When I first began my time here in Uganda, I expected to be following and working alongside the managers at the various Watoto Sustainability Projects to expand my knowledge. I have been learning every day, but instead of following, I have been leading. Though, it hasn't been without help. Before I can lead successfully, I must follow a farmer's footsteps to learn all that I can to be the most effective leader.
In the weeks after managing the goat farm, I had the opportunity to attend a monthly meeting held to review all the finances of the Watoto agricultural projects. During this meeting, I witnessed important discussions about how money will be spent to improve the projects, what current challenges they are facing, and brainstorming on how to solve these issues.
I sat quietly spectating and learning until the end. After discussing the times of leave for other Watoto staff, I was nominated to stand in as acting manager … again. That's how I shifted from being a goat farm manager to a crop farm manager.
Sun rises on Lubbe farm during a misty morning.
That lead to a training period to get to know the farm acreage, community workers, and tasks that I would need to supervise. A week may not seem like a long time to some, but it's much better than the quick two days I had to learn the goat farm process.
Lubbe is a beautiful 200-acre farm in a rural village area about an hour northwest of Kampala. It began in 2010 and has become more of a specialty farm that focuses most of its efforts on growing maize and sweet potatoes. Much like the goat's milk, a large majority of the food grown at the farm is harvested and sent to the Watoto village homes to feed the mothers and children.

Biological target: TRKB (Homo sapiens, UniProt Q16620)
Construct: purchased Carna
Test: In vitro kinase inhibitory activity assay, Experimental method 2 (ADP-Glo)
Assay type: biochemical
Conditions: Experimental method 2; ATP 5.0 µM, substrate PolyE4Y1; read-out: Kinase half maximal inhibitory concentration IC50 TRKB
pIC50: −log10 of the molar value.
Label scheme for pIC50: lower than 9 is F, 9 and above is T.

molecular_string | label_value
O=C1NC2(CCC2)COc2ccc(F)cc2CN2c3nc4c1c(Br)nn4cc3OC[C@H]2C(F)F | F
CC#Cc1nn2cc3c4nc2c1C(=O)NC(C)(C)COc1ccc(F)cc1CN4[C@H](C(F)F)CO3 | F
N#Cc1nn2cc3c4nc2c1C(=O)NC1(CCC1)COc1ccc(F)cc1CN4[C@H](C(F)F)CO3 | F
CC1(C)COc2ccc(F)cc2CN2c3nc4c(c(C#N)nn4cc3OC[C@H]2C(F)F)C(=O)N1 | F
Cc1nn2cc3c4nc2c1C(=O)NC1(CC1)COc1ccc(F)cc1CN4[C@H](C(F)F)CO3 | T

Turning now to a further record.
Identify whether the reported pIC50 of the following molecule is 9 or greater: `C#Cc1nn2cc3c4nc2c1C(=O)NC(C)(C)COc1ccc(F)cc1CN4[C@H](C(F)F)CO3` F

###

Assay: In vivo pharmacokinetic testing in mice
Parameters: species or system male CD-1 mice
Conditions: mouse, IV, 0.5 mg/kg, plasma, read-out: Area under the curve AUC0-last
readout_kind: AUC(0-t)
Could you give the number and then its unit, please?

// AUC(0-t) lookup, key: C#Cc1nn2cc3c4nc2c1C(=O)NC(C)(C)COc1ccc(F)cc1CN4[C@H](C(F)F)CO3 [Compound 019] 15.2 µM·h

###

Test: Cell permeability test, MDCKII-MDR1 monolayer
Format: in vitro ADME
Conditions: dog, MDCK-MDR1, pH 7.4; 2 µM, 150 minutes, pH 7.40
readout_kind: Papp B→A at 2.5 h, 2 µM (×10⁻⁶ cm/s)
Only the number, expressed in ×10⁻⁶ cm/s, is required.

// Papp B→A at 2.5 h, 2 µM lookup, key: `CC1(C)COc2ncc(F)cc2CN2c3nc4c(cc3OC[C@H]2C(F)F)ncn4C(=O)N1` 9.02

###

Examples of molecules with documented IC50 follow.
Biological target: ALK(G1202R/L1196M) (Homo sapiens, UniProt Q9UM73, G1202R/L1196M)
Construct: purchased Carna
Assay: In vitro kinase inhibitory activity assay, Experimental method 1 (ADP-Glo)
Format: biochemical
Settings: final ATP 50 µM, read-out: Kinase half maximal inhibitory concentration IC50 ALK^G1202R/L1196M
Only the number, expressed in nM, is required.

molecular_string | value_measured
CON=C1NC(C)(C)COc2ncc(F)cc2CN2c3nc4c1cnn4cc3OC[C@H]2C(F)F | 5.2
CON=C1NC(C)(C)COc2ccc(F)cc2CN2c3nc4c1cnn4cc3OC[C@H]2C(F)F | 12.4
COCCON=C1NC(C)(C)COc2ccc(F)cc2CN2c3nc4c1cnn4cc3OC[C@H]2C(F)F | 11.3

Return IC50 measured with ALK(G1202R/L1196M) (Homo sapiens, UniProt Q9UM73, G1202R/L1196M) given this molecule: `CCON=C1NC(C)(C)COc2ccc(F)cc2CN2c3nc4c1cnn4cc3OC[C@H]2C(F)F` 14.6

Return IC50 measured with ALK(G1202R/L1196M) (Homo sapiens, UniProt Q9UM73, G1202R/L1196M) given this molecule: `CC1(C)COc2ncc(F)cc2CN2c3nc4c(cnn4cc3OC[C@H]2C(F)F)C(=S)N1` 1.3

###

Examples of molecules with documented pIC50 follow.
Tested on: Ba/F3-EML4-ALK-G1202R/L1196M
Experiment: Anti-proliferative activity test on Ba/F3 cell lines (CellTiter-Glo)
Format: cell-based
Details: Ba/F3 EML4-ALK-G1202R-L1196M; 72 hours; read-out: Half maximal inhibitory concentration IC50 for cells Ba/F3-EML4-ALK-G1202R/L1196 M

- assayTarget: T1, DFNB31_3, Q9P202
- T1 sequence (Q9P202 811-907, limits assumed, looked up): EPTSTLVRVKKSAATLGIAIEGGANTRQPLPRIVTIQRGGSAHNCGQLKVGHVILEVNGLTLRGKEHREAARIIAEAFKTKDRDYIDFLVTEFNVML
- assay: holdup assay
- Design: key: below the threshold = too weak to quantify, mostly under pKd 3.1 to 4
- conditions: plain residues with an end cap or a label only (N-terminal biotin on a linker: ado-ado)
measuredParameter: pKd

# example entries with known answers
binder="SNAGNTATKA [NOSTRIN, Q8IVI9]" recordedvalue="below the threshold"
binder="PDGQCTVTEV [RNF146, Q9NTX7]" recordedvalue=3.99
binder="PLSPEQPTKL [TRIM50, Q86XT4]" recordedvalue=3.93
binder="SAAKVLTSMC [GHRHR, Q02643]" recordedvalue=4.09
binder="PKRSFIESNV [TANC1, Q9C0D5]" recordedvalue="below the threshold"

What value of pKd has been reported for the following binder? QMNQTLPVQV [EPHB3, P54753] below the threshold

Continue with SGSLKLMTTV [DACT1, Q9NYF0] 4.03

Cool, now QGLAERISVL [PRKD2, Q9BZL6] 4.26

Early mornings at the farm allowed for the best views.
Current crops being grow at the farm are 89 acres of maize (corn), 27 acres of sweet potatoes, 2.1 acres of pumpkins, 120 mango seedlings, and beans under the mangos as a cover crop.
Okello is the current manager of Lubbe farm. He has been at Lubbe for about two years working alongside the community workers that are employed by the Watoto project. The farm operates at about 60 percent manual labor and 40 percent mechanization. That ratio alone makes Lubbe farm stand out among other farms in the area, which rely solely on manual labor.
Okello tells me about the different implements used at the farm.
Okello's steps guided me through the farm during the week. Currently, not much is happening because it is not peak harvesting time. The only harvesting taking place is sweet potatoes, which are in constant supply to the villages. At the end of this week, we harvested enough sweet potatoes to supply one single village.
Okello grins as he holds one of the largest sweet potatoes I have ever seen.
Early Thursday morning we approached the field in the far corner of the farm ready to harvest. We came upon an unfortunate sight. The night before some local villagers decided to harvest some of the potatoes for their own use. They were quick getting in and out of the field at night because no guards on duty saw any disturbances. While this isn't a major concern for farmers back home, theft from neighbors and hungry villagers really impact the production of farm goods. Because of this setback, we needed to harvest almost an entire acre more than expected in order to supply enough potatoes for the village homes.